Page Proofs ≠ Post-Prints; Websites ≠ Repositories
As Alex Golub’s Star Wars themed translation of two of my recent posts demonstrates, I am not the best communicator on scholarly communications issues, but I will keep trying. A note on the form that articles can take when circulated in green OA fashion, as well as the places where such materials can be “put” follows below.
In response to Alex’s post and one of the comments found associated with it, I would like to stress that page proofs are not the same thing as pre-prints or post-prints. At the end of this post I will also stress that websites are not as good as, or the same thing as, librarian- managed repositories.
[Before continuing, will someone, anyone, please, please, please just look at this link: http://www.sherpa.ac.uk/romeoinfo.html ?]
While some publisher’s author agreements allow (or even encourage) authors who are circulating their articles via the green OA channel to circulate the final typeset versions, this is rare and most DO NOT ALLOW for the circulation of anything other than pre-prints (manuscripts as they were before peer-review) or post-prints (manuscripts as they are after author revision but before any production work is done on them.)
Typesetting, markup, etc. are value added processes and an investment on the part of the publisher. From their point of view, they are no obligated to give this labor to you or to give it away. (Just as you are not obligated to give your work to them in the first place.) No OA mandate that I know about demands the publisher’s version and the circulation of such versions (despite the commonality of the practice) is usually a violation of one’s author agreement and thus, technically, a violation of copyright law. Just because you have not yet gotten a take down notice or a cease and desist letter from your angry publisher or chewed out by your university’s legal office, does not mean that you will never have these things happen to you. When you sign a standard author agreement, you transfer the rights to your article away to your publisher. It is not yours, it is theirs. There are a variety of rights that they can choose to allow you to retain via your agreement, but you have to read your agreement to know what these rights and these limitations are.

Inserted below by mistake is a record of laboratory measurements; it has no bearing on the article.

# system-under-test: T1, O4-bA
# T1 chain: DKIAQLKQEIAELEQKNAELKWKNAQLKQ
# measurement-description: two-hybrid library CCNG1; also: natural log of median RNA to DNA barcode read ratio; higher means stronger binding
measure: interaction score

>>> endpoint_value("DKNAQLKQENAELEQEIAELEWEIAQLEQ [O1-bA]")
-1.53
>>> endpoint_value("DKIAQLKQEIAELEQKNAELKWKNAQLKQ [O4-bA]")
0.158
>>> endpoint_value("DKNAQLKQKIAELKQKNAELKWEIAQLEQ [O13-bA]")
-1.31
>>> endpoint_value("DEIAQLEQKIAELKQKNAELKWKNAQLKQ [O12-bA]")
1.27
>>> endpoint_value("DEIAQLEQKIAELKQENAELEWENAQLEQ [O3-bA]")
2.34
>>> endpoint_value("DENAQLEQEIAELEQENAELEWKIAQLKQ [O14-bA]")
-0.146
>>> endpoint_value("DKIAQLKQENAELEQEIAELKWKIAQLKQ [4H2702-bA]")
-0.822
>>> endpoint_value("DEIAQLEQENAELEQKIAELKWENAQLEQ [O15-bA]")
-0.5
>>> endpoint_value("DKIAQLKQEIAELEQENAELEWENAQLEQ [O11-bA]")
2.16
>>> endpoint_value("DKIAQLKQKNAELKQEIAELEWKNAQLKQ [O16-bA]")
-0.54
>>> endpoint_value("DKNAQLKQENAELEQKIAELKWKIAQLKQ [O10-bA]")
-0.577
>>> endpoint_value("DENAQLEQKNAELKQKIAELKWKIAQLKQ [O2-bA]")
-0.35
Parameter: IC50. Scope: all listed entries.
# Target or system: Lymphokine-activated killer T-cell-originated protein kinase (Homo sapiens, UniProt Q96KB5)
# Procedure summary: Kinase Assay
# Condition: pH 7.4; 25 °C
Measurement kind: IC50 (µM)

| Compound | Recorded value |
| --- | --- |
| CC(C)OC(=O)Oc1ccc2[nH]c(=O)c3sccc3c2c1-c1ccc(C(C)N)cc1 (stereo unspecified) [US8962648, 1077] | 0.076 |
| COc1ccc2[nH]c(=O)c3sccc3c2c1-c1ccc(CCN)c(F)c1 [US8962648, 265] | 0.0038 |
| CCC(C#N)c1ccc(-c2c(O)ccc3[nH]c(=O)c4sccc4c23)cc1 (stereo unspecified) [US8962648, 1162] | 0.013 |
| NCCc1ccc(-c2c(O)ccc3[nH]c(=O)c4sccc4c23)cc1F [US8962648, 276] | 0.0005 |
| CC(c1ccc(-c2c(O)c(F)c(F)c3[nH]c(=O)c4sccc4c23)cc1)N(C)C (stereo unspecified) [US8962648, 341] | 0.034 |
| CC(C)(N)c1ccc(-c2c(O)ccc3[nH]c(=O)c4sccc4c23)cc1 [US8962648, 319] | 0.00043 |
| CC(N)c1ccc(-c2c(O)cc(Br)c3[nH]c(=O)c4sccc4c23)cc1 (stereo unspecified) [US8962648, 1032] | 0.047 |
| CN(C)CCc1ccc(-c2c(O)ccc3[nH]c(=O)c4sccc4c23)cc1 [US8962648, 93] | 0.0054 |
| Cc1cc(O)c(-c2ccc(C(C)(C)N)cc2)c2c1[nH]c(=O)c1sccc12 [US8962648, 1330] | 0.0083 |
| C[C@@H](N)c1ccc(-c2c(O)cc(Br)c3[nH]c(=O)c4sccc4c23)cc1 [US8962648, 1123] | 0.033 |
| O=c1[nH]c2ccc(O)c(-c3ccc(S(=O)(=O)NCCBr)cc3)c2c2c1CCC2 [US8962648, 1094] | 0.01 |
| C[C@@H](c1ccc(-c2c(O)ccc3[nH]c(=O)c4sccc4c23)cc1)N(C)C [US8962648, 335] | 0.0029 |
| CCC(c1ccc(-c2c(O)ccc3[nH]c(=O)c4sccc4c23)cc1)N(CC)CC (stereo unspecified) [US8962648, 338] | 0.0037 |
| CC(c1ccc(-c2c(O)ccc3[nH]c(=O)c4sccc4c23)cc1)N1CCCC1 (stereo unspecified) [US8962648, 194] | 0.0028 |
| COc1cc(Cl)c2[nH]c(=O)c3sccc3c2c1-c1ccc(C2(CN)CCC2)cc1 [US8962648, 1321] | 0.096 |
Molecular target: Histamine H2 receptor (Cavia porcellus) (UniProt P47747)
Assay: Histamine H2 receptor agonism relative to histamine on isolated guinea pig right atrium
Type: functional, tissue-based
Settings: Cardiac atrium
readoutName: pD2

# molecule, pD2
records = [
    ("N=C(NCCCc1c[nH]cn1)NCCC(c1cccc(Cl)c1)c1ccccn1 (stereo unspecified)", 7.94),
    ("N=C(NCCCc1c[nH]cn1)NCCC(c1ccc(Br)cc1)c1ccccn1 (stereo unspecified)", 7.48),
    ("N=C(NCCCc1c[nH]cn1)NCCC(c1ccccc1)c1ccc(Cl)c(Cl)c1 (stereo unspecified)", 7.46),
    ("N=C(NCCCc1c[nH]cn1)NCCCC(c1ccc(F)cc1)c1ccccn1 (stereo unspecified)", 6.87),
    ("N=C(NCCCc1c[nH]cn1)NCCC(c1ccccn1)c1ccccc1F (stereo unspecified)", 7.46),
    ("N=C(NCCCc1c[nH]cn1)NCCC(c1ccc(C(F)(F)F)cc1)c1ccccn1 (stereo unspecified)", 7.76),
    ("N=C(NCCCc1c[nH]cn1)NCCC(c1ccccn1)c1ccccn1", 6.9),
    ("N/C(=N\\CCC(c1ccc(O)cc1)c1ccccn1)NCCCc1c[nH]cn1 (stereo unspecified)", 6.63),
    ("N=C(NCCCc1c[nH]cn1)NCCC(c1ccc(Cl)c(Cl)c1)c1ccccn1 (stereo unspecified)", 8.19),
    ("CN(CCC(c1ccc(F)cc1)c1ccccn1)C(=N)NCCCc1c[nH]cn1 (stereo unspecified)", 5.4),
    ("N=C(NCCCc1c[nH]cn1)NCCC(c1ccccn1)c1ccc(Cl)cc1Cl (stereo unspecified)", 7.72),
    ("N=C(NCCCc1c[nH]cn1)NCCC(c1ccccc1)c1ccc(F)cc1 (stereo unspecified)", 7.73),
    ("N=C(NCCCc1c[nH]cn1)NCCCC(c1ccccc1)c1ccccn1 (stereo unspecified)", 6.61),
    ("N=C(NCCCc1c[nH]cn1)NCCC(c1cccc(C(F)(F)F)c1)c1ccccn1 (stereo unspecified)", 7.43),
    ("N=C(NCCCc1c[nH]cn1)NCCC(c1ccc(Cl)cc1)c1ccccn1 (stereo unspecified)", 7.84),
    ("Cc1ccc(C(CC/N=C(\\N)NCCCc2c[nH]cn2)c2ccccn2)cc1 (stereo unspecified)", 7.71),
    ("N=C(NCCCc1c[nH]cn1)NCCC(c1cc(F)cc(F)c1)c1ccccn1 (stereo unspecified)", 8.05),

The only way around this is through the use of an author addendum such as that provided by the Scholars Copyright Addendum Engine. This is the reason that Kelty et al. were able to legally circulate the published version of their 2008 article. Ex: https://scholarworks.iu.edu/dspace/handle/2022/3167 An author addendum is a legal tool by which you can request and retain additional rights in your work.
In a world in which their are excellent metadata harvesting protocols (OAI-PMH), there is no need for a “Napster” for articles. Tools for discovery like Google Scholar and Open Folklore are all that we need. What is required instead are scholars willing to understand how the these processes work and who are willing to stop posting their articles on their personal and departmental websites and start legally putting them in proper institutional, subject, or funder repositories where they will be discoverable and available for the long haul. (Websites are better than nothing and some scholars may struggle to find a suitable repository to permanently host their work, but this problem diminishes almost daily and there are multiple pathways around it.)
I will be addressing these two themes–what author agreements do/do not allow and the costs of using websites–in my AAA remarks on green OA.